I was moved by his words.

One, the boy would never see his Dad. Sad. But it also got me thinking… “I think that’s really what kids want from their parents… fun and kindness. I want to do even better at this. That’s how I want my girl to think of me.”

Fast forward to this afternoon as we drove after we had just dropped off one of her best friends…

Me – “Wow, you’re having a great summer!”

She murmured in agreement as she continued building something on Minecraft.

For a moment, I just sort of basked in the satisfaction that she is having such a wonderful summer. It’s a mission of mine to make this summer count as she is growing up so fast.

I also thought about how after she’s had many playdates, even though most of them happen at our home, we miss each other. She will eventually say she wants to spend time with me, and I’ll feel the same. Two days it starts to be felt and three days and it’s a real pull to get in that quality time.

Me – “Isn’t it funny how after a bunch of playdates and you being at summer camps we miss each other, even though we’re around each other?”

Her – “Yeah.”

As we drove on, I reflected on how fortunate I am…

Me – “I appreciate traveling through the Universe with you.”

Her – “I appreciate you, Da.”

Me – “Thank you, honey.”

Her – “I appreciate that you’re such a fun and loving Daddy.”

Me – “What did you say?”

I thought I had heard her correctly, but I wanted to hear it one more time…

Her – “I appreciate that you’re such a fun and loving Daddy.”

Me – “Awww… thank you.”

Cue sappy Daddy. I was touched.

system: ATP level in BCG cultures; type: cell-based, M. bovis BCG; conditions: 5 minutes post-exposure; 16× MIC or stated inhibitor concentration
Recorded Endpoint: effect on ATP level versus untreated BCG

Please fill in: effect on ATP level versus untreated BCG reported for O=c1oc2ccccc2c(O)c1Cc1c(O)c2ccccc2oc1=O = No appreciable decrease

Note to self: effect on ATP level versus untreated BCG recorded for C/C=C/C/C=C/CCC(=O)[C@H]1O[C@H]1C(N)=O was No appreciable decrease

One isn’t always spot on as a parent, especially after having to repeat oneself about basic things for the thousandth time while being low on sleep. But one tries. In fact, I’ve been really trying to be even more loving and playful with her throughout the summer as I know that my energy is what sets the tone for our home and thus her summer. It’s sort of my secret Daddy mission each day.

My eyes moistened up a bit for a minute after hearing that she was feeling this way about being around me.

Then I recalled the little boy who lost his Daddy who, despite not really knowing him, thought of him as fun and kind.

It’s pretty much what kids want. Yeah, sure they need safety, healthy foods and life skills. But what they thrive on is love and playfulness.

Sometimes, my Mom tells stories about her Dad. She always smiles as she recounts funny things he said or did. She has all these stories. When I hear them, I always think, “That’s what I want… for her to be able to look back one day on her childhood and just think, “He was fun and loving.”

So, I’m feeling good as the thoughts I had when I heard that boy speak a couple years ago are my reality and thus her reality.

You never really get to call it mission accomplished as a parent, though, because the days keep coming and they keep changing. It’s a commitment I have to renew each morning.

“Make this day count with her as she’ll never be this young again. Be loving, invest time in her, and create playful moments to remember.”

And, if there is one thing I’ve learned as a parent, when I’m in a loving and playful place, parenting is just plain easy. After all, I’m speaking her language; the language kids love to hear most as they travel through time and space with us.